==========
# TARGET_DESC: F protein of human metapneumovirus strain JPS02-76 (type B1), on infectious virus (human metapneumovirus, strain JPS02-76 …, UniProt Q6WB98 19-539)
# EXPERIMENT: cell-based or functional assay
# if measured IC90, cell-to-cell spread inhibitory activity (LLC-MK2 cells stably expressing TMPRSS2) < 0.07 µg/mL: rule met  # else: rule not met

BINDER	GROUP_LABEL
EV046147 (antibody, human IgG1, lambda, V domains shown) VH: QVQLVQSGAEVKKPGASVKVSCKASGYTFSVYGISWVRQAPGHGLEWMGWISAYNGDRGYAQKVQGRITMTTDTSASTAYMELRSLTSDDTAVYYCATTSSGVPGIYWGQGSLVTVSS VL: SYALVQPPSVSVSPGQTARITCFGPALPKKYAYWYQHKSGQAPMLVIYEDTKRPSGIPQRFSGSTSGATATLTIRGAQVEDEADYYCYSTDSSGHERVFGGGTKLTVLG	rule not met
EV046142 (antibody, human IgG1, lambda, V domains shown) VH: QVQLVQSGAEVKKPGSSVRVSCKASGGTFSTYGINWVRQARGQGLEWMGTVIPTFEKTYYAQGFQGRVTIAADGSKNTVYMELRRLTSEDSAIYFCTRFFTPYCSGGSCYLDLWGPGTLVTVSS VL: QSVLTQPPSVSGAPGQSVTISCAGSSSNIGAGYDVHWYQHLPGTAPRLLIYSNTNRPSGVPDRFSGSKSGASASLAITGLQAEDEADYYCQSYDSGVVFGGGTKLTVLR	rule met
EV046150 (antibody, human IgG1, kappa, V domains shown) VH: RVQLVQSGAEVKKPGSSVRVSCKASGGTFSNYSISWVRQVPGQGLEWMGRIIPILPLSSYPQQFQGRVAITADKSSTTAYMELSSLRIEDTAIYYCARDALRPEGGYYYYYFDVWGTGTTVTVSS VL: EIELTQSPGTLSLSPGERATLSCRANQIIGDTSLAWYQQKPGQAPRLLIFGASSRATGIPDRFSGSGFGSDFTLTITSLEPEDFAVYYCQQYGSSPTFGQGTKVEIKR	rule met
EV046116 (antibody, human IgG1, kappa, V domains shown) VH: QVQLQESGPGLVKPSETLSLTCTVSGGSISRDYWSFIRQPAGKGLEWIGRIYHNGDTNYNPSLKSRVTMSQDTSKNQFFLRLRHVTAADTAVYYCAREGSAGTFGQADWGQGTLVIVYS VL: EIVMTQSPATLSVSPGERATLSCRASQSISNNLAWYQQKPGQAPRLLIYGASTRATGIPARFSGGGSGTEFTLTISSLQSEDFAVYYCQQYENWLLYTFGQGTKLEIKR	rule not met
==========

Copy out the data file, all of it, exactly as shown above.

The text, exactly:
# TARGET_DESC: F protein of human metapneumovirus strain JPS02-76 (type B1), on infectious virus (human metapneumovirus, strain JPS02-76 …, UniProt Q6WB98 19-539)
# EXPERIMENT: cell-based or functional assay
# if measured IC90, cell-to-cell spread inhibitory activity (LLC-MK2 cells stably expressing TMPRSS2) < 0.07 µg/mL: rule met  # else: rule not met

BINDER	GROUP_LABEL
EV046147 (antibody, human IgG1, lambda, V domains shown) VH: QVQLVQSGAEVKKPGASVKVSCKASGYTFSVYGISWVRQAPGHGLEWMGWISAYNGDRGYAQKVQGRITMTTDTSASTAYMELRSLTSDDTAVYYCATTSSGVPGIYWGQGSLVTVSS VL: SYALVQPPSVSVSPGQTARITCFGPALPKKYAYWYQHKSGQAPMLVIYEDTKRPSGIPQRFSGSTSGATATLTIRGAQVEDEADYYCYSTDSSGHERVFGGGTKLTVLG	rule not met
EV046142 (antibody, human IgG1, lambda, V domains shown) VH: QVQLVQSGAEVKKPGSSVRVSCKASGGTFSTYGINWVRQARGQGLEWMGTVIPTFEKTYYAQGFQGRVTIAADGSKNTVYMELRRLTSEDSAIYFCTRFFTPYCSGGSCYLDLWGPGTLVTVSS VL: QSVLTQPPSVSGAPGQSVTISCAGSSSNIGAGYDVHWYQHLPGTAPRLLIYSNTNRPSGVPDRFSGSKSGASASLAITGLQAEDEADYYCQSYDSGVVFGGGTKLTVLR	rule met
EV046150 (antibody, human IgG1, kappa, V domains shown) VH: RVQLVQSGAEVKKPGSSVRVSCKASGGTFSNYSISWVRQVPGQGLEWMGRIIPILPLSSYPQQFQGRVAITADKSSTTAYMELSSLRIEDTAIYYCARDALRPEGGYYYYYFDVWGTGTTVTVSS VL: EIELTQSPGTLSLSPGERATLSCRANQIIGDTSLAWYQQKPGQAPRLLIFGASSRATGIPDRFSGSGFGSDFTLTITSLEPEDFAVYYCQQYGSSPTFGQGTKVEIKR	rule met
EV046116 (antibody, human IgG1, kappa, V domains shown) VH: QVQLQESGPGLVKPSETLSLTCTVSGGSISRDYWSFIRQPAGKGLEWIGRIYHNGDTNYNPSLKSRVTMSQDTSKNQFFLRLRHVTAADTAVYYCAREGSAGTFGQADWGQGTLVIVYS VL: EIVMTQSPATLSVSPGERATLSCRASQSISNNLAWYQQKPGQAPRLLIYGASTRATGIPARFSGGGSGTEFTLTISSLQSEDFAVYYCQQYENWLLYTFGQGTKLEIKR	rule not met